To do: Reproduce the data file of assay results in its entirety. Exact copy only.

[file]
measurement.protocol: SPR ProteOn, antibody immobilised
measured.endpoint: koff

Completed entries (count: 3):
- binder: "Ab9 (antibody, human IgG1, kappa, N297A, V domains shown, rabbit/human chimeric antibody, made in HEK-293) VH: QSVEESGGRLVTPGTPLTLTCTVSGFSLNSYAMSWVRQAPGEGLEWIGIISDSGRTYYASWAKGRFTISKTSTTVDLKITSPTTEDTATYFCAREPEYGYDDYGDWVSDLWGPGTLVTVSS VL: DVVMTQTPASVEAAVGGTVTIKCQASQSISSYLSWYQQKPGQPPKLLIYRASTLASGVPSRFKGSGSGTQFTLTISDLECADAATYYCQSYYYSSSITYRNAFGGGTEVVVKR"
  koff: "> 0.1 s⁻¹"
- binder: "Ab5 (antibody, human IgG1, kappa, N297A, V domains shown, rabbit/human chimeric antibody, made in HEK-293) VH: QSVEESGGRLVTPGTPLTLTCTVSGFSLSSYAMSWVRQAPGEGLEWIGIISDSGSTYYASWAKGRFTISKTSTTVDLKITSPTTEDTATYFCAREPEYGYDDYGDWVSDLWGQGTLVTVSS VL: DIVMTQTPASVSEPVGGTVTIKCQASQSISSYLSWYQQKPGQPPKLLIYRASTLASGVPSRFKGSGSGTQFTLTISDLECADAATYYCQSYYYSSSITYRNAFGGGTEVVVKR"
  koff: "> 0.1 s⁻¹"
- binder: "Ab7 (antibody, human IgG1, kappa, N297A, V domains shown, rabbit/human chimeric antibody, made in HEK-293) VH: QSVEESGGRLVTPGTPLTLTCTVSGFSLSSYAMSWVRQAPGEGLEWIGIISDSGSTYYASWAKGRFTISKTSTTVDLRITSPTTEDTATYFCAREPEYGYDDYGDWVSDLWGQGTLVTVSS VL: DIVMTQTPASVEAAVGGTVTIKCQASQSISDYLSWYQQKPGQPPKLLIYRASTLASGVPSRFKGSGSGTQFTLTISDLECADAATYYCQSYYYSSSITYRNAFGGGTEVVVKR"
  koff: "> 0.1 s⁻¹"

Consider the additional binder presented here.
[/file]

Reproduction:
measurement.protocol: SPR ProteOn, antibody immobilised
measured.endpoint: koff

Completed entries (count: 3):
- binder: "Ab9 (antibody, human IgG1, kappa, N297A, V domains shown, rabbit/human chimeric antibody, made in HEK-293) VH: QSVEESGGRLVTPGTPLTLTCTVSGFSLNSYAMSWVRQAPGEGLEWIGIISDSGRTYYASWAKGRFTISKTSTTVDLKITSPTTEDTATYFCAREPEYGYDDYGDWVSDLWGPGTLVTVSS VL: DVVMTQTPASVEAAVGGTVTIKCQASQSISSYLSWYQQKPGQPPKLLIYRASTLASGVPSRFKGSGSGTQFTLTISDLECADAATYYCQSYYYSSSITYRNAFGGGTEVVVKR"
  koff: "> 0.1 s⁻¹"
- binder: "Ab5 (antibody, human IgG1, kappa, N297A, V domains shown, rabbit/human chimeric antibody, made in HEK-293) VH: QSVEESGGRLVTPGTPLTLTCTVSGFSLSSYAMSWVRQAPGEGLEWIGIISDSGSTYYASWAKGRFTISKTSTTVDLKITSPTTEDTATYFCAREPEYGYDDYGDWVSDLWGQGTLVTVSS VL: DIVMTQTPASVSEPVGGTVTIKCQASQSISSYLSWYQQKPGQPPKLLIYRASTLASGVPSRFKGSGSGTQFTLTISDLECADAATYYCQSYYYSSSITYRNAFGGGTEVVVKR"
  koff: "> 0.1 s⁻¹"
- binder: "Ab7 (antibody, human IgG1, kappa, N297A, V domains shown, rabbit/human chimeric antibody, made in HEK-293) VH: QSVEESGGRLVTPGTPLTLTCTVSGFSLSSYAMSWVRQAPGEGLEWIGIISDSGSTYYASWAKGRFTISKTSTTVDLRITSPTTEDTATYFCAREPEYGYDDYGDWVSDLWGQGTLVTVSS VL: DIVMTQTPASVEAAVGGTVTIKCQASQSISDYLSWYQQKPGQPPKLLIYRASTLASGVPSRFKGSGSGTQFTLTISDLECADAATYYCQSYYYSSSITYRNAFGGGTEVVVKR"
  koff: "> 0.1 s⁻¹"

Consider the additional binder presented here.